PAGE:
With the cost of weddings spiraling ever higher, many brides and grooms are eager to discover as many ways as possible to save money on their special day without losing out on quality. Whether you’re a relative or friend of the happy couple, or even just someone looking to make extra cash from their camcorder, it’s not out of the question that the opportunity to shoot a wedding video may arise. But how do you get professional results? Here is a quick and easy guide to a slick job at a fraction of the cost of hiring a professional.
Preparation is key! Professionals do their research, and you should too. Most professionals offering wedding videography services will do one or both of the following things. Talk to the bride and groom. At the end of the day, however close you are to them, they are the “customers”, and what the want goes! If they have employed a wedding planner, consult them too, so that you know where you need to be and when, working yourself out a schedule for the day. Build up a list of shots and scenarios that the couple want included.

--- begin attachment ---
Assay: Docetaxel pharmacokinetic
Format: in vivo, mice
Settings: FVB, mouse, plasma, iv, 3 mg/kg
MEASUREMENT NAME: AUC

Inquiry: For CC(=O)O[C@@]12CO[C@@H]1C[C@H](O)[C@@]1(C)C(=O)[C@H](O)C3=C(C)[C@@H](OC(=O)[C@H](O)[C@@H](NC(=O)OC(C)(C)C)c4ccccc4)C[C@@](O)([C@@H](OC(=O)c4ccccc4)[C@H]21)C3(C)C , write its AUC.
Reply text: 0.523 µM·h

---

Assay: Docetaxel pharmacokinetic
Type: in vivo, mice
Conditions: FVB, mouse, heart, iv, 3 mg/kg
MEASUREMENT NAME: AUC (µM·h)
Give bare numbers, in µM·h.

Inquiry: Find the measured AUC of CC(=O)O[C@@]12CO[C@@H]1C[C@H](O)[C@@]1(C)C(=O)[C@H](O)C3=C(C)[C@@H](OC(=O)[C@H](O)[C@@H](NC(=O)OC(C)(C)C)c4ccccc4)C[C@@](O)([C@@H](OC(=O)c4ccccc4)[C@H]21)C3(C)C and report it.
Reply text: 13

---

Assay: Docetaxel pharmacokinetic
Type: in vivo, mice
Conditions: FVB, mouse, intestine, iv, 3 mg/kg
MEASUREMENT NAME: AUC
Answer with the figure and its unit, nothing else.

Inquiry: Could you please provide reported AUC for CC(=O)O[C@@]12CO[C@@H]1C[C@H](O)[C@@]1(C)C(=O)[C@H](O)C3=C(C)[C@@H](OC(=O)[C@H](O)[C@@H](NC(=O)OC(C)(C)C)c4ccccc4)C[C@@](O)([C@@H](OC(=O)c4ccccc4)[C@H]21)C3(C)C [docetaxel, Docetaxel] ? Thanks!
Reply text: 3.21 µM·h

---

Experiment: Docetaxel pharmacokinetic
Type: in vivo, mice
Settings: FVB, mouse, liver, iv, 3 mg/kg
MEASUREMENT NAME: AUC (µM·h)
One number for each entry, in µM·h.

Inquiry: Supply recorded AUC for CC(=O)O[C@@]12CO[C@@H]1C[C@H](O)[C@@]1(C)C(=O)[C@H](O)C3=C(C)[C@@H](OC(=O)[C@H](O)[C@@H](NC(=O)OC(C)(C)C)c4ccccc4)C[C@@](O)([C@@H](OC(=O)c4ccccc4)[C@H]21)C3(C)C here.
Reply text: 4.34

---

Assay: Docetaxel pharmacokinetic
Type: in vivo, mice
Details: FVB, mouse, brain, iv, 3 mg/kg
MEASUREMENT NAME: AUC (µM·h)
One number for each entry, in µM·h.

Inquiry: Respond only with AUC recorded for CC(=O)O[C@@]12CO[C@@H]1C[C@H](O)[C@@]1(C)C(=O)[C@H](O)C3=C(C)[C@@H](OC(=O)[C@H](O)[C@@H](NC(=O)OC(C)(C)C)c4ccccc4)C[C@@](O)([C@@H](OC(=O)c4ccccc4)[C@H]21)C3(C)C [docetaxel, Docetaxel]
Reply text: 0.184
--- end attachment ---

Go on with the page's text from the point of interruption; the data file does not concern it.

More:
As the wedding approaches, get prepared. Don’t rely on yourself to remember everything – check things off on a list as you pack them. Have a good think about sundries as well the obvious (camera, tripod): batteries, spare tapes/cds, lens cleaning wipes – these are all things which could so easily be forgotten.
On the day, act professional! Get there early. Use your common sense, be polite and unobtrusive and do the very best job that you can. As for the filming itself, make sure you use a tripod during the ceremony. It’s the most serious part of the day and needs the shot to be ultra steady, with only minimal planning as necessary. As for the rest of the filming, slowly does it! Try and avoid in-and-out zooming – it’s a wedding, not a car chase, and will make the movie far too hectic.
Lastly, exercise organization and common sense in your editing process. It may seem time-consuming, but make sure you watch everything all the way through, making notes as you go. Make sure the sequence acts as a time-line for the day, and don’t forget to keep ALL film taken until the bride and groom have viewed and are happy with the final cut.